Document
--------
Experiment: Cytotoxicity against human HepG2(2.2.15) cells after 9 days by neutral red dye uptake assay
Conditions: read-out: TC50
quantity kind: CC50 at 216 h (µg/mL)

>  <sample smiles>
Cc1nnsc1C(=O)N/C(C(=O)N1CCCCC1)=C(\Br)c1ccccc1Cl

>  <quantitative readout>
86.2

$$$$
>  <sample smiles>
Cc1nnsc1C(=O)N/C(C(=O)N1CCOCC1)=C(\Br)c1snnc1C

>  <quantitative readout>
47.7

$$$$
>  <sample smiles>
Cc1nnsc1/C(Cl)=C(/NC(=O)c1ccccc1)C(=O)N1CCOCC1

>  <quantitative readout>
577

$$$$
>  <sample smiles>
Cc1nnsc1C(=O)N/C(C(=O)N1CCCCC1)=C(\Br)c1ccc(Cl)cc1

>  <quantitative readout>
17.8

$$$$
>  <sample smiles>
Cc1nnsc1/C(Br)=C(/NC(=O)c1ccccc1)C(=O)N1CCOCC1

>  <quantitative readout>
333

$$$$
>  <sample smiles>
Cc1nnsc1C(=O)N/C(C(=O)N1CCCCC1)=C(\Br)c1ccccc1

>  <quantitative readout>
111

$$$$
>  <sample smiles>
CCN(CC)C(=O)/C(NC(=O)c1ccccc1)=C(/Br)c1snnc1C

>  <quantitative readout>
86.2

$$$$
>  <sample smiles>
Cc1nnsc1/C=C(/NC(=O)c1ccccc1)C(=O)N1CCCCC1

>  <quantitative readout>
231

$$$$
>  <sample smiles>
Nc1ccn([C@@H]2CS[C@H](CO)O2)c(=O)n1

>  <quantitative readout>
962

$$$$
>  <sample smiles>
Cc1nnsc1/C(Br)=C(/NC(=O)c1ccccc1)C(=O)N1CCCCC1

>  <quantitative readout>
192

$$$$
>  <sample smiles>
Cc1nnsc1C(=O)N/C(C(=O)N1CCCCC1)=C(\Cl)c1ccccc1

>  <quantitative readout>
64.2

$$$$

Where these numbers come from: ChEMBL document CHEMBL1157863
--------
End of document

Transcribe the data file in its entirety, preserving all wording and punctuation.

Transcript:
Experiment: Cytotoxicity against human HepG2(2.2.15) cells after 9 days by neutral red dye uptake assay
Conditions: read-out: TC50
quantity kind: CC50 at 216 h (µg/mL)

>  <sample smiles>
Cc1nnsc1C(=O)N/C(C(=O)N1CCCCC1)=C(\Br)c1ccccc1Cl

>  <quantitative readout>
86.2

$$$$
>  <sample smiles>
Cc1nnsc1C(=O)N/C(C(=O)N1CCOCC1)=C(\Br)c1snnc1C

>  <quantitative readout>
47.7

$$$$
>  <sample smiles>
Cc1nnsc1/C(Cl)=C(/NC(=O)c1ccccc1)C(=O)N1CCOCC1

>  <quantitative readout>
577

$$$$
>  <sample smiles>
Cc1nnsc1C(=O)N/C(C(=O)N1CCCCC1)=C(\Br)c1ccc(Cl)cc1

>  <quantitative readout>
17.8

$$$$
>  <sample smiles>
Cc1nnsc1/C(Br)=C(/NC(=O)c1ccccc1)C(=O)N1CCOCC1

>  <quantitative readout>
333

$$$$
>  <sample smiles>
Cc1nnsc1C(=O)N/C(C(=O)N1CCCCC1)=C(\Br)c1ccccc1

>  <quantitative readout>
111

$$$$
>  <sample smiles>
CCN(CC)C(=O)/C(NC(=O)c1ccccc1)=C(/Br)c1snnc1C

>  <quantitative readout>
86.2

$$$$
>  <sample smiles>
Cc1nnsc1/C=C(/NC(=O)c1ccccc1)C(=O)N1CCCCC1

>  <quantitative readout>
231

$$$$
>  <sample smiles>
Nc1ccn([C@@H]2CS[C@H](CO)O2)c(=O)n1

>  <quantitative readout>
962

$$$$
>  <sample smiles>
Cc1nnsc1/C(Br)=C(/NC(=O)c1ccccc1)C(=O)N1CCCCC1

>  <quantitative readout>
192

$$$$
>  <sample smiles>
Cc1nnsc1C(=O)N/C(C(=O)N1CCCCC1)=C(\Cl)c1ccccc1

>  <quantitative readout>
64.2

$$$$

Where these numbers come from: ChEMBL document CHEMBL1157863